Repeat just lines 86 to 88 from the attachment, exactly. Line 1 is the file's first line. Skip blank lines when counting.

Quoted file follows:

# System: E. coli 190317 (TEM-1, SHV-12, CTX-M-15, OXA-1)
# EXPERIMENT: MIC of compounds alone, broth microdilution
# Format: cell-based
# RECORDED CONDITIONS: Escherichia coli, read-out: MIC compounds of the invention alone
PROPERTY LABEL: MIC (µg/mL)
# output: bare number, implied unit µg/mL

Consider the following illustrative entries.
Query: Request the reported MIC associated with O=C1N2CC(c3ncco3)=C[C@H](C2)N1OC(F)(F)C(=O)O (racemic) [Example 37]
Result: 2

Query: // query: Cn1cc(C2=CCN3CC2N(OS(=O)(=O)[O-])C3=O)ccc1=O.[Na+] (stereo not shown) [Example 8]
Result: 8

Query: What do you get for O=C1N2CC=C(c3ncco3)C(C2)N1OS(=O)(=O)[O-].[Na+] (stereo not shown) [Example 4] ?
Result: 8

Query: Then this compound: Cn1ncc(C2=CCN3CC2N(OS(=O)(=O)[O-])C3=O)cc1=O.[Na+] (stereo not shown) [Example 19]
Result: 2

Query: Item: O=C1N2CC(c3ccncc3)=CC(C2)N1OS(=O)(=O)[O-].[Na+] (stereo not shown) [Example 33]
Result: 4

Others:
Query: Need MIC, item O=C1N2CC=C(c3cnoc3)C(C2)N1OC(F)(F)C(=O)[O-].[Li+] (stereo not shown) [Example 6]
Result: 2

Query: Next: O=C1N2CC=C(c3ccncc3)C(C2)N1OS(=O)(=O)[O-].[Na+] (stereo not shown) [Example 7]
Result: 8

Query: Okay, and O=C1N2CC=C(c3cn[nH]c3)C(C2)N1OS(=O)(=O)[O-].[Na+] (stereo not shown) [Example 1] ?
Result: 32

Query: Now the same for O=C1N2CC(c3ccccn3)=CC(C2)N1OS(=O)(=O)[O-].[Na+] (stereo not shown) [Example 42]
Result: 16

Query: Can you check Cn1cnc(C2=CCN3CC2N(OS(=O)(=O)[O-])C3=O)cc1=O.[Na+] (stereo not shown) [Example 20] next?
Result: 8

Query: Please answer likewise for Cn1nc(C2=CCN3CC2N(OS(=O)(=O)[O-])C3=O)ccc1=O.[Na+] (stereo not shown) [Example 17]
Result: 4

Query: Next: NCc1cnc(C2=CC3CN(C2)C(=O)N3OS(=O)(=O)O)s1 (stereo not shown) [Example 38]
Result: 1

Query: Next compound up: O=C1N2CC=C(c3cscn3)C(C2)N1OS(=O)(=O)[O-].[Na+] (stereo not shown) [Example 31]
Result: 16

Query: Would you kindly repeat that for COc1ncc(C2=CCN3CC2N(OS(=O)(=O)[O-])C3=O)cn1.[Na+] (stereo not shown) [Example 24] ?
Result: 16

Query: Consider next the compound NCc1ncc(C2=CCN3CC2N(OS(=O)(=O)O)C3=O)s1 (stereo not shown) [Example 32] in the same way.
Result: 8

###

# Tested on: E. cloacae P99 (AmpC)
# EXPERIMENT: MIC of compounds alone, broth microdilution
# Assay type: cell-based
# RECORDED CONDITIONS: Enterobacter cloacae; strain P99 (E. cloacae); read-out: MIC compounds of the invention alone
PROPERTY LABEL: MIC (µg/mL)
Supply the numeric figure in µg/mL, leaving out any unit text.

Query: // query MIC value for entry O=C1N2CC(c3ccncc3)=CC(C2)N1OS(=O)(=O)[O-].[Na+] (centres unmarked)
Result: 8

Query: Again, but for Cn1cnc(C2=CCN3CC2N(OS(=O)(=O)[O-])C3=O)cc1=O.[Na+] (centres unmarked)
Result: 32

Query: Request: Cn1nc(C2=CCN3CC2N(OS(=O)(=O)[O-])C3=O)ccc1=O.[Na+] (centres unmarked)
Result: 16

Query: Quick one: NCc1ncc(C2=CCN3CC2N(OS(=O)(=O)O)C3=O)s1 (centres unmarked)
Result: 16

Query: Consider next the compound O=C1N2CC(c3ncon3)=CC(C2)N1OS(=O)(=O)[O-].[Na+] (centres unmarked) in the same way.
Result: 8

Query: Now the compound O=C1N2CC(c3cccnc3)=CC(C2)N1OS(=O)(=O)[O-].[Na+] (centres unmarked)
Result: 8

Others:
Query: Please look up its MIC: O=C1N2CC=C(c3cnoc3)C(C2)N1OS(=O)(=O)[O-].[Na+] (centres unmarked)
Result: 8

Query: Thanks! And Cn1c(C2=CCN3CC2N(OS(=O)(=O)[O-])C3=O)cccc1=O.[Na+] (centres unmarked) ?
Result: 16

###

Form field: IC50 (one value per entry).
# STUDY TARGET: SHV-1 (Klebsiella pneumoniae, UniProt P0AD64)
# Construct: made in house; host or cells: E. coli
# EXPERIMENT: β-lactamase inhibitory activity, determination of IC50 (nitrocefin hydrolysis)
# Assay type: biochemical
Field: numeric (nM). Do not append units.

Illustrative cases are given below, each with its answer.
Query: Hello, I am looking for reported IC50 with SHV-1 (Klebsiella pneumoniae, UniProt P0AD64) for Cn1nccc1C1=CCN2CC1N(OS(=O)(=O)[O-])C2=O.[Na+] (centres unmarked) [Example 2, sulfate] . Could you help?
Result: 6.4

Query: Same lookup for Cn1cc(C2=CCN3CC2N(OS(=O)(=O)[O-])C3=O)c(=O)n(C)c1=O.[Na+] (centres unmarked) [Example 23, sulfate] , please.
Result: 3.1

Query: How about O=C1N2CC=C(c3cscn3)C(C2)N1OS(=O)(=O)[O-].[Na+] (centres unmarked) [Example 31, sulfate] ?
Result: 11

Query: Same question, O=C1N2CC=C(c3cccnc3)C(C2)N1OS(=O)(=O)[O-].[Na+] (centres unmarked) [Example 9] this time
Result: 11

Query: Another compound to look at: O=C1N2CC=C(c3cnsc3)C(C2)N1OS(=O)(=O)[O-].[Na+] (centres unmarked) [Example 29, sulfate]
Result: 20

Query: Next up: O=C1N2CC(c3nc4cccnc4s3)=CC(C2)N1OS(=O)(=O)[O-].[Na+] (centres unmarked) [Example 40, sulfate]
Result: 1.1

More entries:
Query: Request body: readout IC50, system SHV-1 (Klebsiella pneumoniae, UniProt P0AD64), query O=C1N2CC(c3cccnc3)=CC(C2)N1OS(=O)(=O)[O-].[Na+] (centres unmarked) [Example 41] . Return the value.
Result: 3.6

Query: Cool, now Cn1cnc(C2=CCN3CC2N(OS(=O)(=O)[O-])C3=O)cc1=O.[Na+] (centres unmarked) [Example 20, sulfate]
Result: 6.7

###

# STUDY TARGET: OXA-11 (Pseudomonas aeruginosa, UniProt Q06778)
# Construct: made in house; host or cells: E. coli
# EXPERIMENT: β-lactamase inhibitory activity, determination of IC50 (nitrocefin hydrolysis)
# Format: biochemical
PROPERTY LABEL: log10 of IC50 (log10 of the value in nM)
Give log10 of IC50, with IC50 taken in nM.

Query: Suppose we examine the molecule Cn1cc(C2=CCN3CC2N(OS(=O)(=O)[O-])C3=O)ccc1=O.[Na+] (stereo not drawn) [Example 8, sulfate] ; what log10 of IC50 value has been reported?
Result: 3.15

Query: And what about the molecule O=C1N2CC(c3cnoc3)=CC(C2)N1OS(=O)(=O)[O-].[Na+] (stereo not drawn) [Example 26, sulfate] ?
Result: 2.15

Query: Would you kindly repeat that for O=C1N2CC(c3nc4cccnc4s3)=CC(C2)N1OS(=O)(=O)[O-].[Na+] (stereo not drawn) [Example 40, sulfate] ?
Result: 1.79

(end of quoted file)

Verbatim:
Query: Cool, now Cn1cnc(C2=CCN3CC2N(OS(=O)(=O)[O-])C3=O)cc1=O.[Na+] (centres unmarked) [Example 20, sulfate]
Result: 6.7

###